Volume 92, Issue 52

Friday, December 4, 1998

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ARTS AND ENTERTAINMENT
 

Sowing the seeds of psychedelic love


Photo by Olivera Obradovich
IT'S GETTING A LITTLE NIPPLY. Steven Bromstein of Poppy Seed and the Love Explosion Orchestra will be spreading the love tonight at The Embassy.

By Serena Leyes

Gazette Staff

Psychedelic is the term which seems to have attached itself to the contemporary band Poppy Seed and the Love Explosion Orchestra.

Steven Bromstein, the lead singer/guitarist explains the meaning behind the word. "Psychedelic is improving or ad libbing music. The idea is taking music away from forms. It is more than just sound. It contains a lot of instrumental solos."

The music on the band's first album, Days Dream of You, is just that – smooth, heavily instrumented and sublime. Bromstein's voice has an ethereal, deep and seductive sound. Like the name's allusion to opium suggests, Poppy Seed uses music to transport the listener away from the here and now, to another world.

The band, which has six or more members at any given time, is different than the average pop bands who have surfaced since the beginning of the '90s. The album employs many instruments, such as the bassoon, sax, keyboard and percussion to create a unique sound.

Bromstein says the purpose of the album is based in human feeling. "I wanted to capture many different emotions," he says. "Each song has a different emotional theme." However, rather than forcing the listener to feel a certain set of emotions, it discreetly lures them in to stay and enjoy the seductive serenity.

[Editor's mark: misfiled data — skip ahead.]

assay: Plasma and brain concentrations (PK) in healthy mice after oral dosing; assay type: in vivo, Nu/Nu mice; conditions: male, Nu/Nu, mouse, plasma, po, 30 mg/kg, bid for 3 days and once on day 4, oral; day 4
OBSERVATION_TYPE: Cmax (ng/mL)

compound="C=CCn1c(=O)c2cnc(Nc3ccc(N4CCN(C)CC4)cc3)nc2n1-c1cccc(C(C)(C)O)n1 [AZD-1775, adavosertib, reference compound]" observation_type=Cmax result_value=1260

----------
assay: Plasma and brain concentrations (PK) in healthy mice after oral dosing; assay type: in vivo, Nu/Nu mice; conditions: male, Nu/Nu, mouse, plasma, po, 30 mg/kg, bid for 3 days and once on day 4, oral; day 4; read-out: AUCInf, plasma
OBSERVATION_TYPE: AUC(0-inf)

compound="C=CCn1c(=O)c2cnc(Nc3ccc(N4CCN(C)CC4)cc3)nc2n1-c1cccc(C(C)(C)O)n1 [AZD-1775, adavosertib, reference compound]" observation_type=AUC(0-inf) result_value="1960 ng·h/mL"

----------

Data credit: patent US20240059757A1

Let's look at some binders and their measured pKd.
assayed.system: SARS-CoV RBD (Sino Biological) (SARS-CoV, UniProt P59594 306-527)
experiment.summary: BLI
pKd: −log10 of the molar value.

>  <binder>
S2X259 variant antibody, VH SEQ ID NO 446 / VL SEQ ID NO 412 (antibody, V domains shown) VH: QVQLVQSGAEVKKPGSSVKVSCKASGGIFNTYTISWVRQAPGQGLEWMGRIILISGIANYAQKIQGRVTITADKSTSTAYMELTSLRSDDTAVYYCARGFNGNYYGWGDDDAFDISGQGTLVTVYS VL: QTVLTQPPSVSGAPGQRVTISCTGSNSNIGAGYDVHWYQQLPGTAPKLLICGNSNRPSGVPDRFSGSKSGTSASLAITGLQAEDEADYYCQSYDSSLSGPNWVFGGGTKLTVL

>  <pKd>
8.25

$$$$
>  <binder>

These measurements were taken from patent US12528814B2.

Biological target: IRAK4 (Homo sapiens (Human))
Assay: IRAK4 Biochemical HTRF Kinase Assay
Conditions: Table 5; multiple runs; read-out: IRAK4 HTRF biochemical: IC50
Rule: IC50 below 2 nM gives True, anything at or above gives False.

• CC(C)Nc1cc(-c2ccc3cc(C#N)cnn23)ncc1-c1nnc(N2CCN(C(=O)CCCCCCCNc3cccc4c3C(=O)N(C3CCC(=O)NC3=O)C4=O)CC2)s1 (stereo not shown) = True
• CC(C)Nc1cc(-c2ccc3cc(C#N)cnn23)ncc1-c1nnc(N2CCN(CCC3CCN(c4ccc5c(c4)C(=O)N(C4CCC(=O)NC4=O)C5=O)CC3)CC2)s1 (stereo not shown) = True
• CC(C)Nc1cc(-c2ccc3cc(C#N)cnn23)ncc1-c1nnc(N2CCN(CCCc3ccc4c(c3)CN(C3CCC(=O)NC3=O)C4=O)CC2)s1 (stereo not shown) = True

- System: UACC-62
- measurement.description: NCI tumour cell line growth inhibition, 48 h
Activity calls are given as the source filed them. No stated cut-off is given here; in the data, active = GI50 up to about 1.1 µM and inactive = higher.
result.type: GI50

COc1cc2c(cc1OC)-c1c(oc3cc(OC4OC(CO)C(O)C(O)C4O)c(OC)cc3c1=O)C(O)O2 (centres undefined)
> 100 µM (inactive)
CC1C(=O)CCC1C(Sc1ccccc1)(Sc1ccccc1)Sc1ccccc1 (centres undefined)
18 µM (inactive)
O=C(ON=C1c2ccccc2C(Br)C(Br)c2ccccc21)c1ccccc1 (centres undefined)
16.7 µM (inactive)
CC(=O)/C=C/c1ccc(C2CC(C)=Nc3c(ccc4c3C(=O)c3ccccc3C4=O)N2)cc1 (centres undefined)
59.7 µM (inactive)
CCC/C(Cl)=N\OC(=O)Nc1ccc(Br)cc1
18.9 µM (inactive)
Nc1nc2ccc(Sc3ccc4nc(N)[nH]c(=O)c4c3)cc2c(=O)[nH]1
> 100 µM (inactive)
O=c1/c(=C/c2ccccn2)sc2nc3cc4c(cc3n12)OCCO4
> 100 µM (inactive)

When asked if he feels he is creating a new musical style, Bromstein modestly denies the accusation. "I wouldn't say we invented a new style. In fact, I've heard bands in London [England] are beginning to play more of this psychedelic pop. It's like borrowing the psychedelic sounds from the past and creating my own new sounds."

When speaking of his own influences, Bromstein cites a number of varied artists. "Pink Floyd, Sid Barrett, Zombies, Love, Teardrop and even the Cure," he states, adding the bands of the '70s are his strongest artistic and musical mentors.

"I wouldn't say today's music industry is worse. There are just too many niches people attach themselves to [and they do so] closed mindedly."

His band certainly can't be accused of conforming themselves to a specific listening audience or musical style. However, when it comes to the future, Bromstein is wary. "I hope we can hit the mainstream. I want to start in England to get the band going because the industry there is more directed at pop bands," he says.

Can the public hope to hear more from Poppy Seed? "There will definitely be another album, a more concise and organized, one taken from the master thesis," Bromstein says, referring to the first album in which he took on the challenge of novice producer. He compares his editing and producing to an essay in which a vague idea changed, expanded and transformed with time.

Although Bromstein was a beginner at producing, he has had plenty of experience with live shows, playing the Toronto scene since the beginning of the '90s. With his background in live performance and a promising CD, the show tonight at The Embassy should be nothing short of psychedelic.


To Contact The Arts and Entertainment Department: gazette.entertainment@julian.uwo.ca

Copyright The Gazette 1998